What and When

I had hoped that avoiding the topic of food in my blog posts would translate into weight loss. All right, I hadn’t actually thought about it quite that way. But in hindsight, it seems like there might have been a logical connection. Regardless, if there is a correlation, it is the opposite of what one might hope. The calories, directed away from the screen, have accumulated around my midsection.

The last time I wrote about food (at least the last time I labeled a post as belonging to the category of food) was in mid-July, when I mentioned Korean Breakfast Toast and deviled kidney, among other things. Shortly after writing that post, I tried Korean Breakfast Toast; I was rather disappointed that the dish wasn’t the joyous experience for which I had hoped. Not bad; just not especially good. I have yet to try deviled lamb (or any other) kidney.

This morning, I’m thinking about other foods that might merit time in the kitchen.  But, first, we must either repair or replace our oven/range. The damn thing will not reach the temperature we intend. We learned of this problem some time ago when we attempted to cook a frozen pizza. The oven claimed it had reached the desired 400-degree temperature, but when the pizza should have been ready twenty-two minutes later, it had thawed into an almost liquid mess, but had not cooked. Since then, we’ve tried to calibrate the oven temperature to no avail. Long before that experience, I managed to break a knob that controls one of the stovetop burners; the part, alone, is $140 or thereabouts. I almost ordered it, but I discovered I cannot remove the broken knob because I cannot get at the part without the risk of doing damage to the stove. So, we’ve let it sit. Now, with a bad oven and a bad burner knob, we’re thinking about ditching the stove; I’ve never liked it anyway. But I’ve diverged from my intended point: other foods.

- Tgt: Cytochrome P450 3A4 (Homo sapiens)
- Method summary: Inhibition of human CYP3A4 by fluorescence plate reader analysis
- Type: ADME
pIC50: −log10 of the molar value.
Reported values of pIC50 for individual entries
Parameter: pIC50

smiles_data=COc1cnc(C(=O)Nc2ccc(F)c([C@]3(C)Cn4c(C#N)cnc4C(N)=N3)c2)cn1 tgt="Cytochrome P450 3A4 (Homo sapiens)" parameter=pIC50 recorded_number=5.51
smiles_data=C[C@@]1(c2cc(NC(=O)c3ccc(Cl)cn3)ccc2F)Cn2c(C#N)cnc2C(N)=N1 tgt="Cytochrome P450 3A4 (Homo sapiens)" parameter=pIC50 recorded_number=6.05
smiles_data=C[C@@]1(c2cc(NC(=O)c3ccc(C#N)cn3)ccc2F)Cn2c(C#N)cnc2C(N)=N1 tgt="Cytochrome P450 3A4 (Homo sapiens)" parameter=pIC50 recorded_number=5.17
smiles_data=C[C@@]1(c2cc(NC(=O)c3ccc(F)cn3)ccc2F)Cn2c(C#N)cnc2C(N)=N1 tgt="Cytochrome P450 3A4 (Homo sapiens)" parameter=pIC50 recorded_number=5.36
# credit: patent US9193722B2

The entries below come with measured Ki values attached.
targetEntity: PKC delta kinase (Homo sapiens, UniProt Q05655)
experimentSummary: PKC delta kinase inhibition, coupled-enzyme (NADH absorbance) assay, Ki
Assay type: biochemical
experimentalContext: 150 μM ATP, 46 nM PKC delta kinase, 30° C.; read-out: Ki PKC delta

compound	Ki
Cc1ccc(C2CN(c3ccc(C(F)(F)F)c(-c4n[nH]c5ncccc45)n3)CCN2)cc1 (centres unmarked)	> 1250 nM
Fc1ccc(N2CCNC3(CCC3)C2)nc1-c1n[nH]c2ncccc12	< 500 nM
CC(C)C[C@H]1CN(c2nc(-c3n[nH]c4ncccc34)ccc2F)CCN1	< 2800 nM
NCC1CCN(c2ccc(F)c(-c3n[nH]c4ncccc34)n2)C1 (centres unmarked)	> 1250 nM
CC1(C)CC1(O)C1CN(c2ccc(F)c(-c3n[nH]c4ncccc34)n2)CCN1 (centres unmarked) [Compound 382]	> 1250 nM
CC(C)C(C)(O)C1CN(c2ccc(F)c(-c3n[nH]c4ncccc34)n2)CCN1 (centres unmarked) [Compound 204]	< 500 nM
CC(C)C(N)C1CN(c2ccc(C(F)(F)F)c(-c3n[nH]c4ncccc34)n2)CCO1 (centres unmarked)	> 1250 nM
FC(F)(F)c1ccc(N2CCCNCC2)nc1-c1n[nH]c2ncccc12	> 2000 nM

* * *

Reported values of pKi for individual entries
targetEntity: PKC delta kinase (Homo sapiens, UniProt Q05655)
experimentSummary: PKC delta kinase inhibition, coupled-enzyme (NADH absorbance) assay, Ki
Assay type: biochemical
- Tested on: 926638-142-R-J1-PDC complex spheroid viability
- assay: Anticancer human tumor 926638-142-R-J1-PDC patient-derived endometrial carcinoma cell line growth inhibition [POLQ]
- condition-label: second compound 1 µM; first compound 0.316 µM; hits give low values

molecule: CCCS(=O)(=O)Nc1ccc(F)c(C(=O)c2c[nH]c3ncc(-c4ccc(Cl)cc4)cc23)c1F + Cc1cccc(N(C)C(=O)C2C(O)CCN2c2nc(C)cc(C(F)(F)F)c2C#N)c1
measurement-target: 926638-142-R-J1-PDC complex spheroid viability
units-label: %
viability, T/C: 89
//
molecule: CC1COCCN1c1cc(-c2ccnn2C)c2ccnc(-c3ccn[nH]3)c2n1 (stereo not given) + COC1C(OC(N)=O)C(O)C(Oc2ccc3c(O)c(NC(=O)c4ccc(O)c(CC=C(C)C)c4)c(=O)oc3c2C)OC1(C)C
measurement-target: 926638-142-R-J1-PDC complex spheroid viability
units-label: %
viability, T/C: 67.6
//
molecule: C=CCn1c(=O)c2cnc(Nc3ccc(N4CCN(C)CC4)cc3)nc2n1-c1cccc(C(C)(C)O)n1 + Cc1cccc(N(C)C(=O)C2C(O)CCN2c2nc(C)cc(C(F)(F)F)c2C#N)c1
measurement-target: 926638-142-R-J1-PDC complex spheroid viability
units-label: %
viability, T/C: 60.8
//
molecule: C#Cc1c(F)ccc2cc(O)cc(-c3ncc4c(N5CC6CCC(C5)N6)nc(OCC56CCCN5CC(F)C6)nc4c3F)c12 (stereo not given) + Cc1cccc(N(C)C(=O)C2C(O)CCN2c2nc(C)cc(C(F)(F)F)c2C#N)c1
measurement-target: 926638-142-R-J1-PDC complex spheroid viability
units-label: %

If we had a working stove and oven, I might return to a dish I made only once, several years ago (at least six or eight years ago, when we were still in Dallas). The dish is tourtière du shack, an incredibly rich Quebecois meat pie. I recall that it was quite an undertaking, even though I did not include some of the more involved garnish ingredients like calf’s brains and sweetbreads and foie gras. It was delightful, though. I do remember that.

The tourtière du shack was one of about twenty regional main dishes I had planned to prepare during the course of a year. I researched regional foods of the U.S. and Canada, sought out recipes for them, and planned to explore much of the North American continent’s cuisine from the comfort of my kitchen. Spiedie sandwiches, Cornish pasties, oyster pie, Jiggs dinner, and several other regional specialties were to find their way from our kitchen to our plates. For some reason, though, I did not get through the list. I only made a half-dozen or so before giving up on the project. I don’t think I deliberately gave up; I simply stopped making the project a priority and it slipped from my memory out of neglect. Yet another example of my tendency to get side-tracked. I allow myself to veer sharply away from a clear focus and, instead, muddle around with something else that, until that point, was of only tangential interest.

I’ve lost my enthusiasm this morning, already, for writing about food. I’m not even feeling hungry. Bah. I should consider returning to bed. But I won’t. I rarely do. Instead, I’ll wander aimlessly through the house, looking for something that will catch my attention and inflame my interest. But, alas, that something is unlikely to be sufficiently motivating to get me moving. A dull, aching boredom seems to be spilling from my mind. Something will change that. It’s just a question of what and when.

About John Swinburn

"Love not what you are but what you may become."― Miguel de Cervantes
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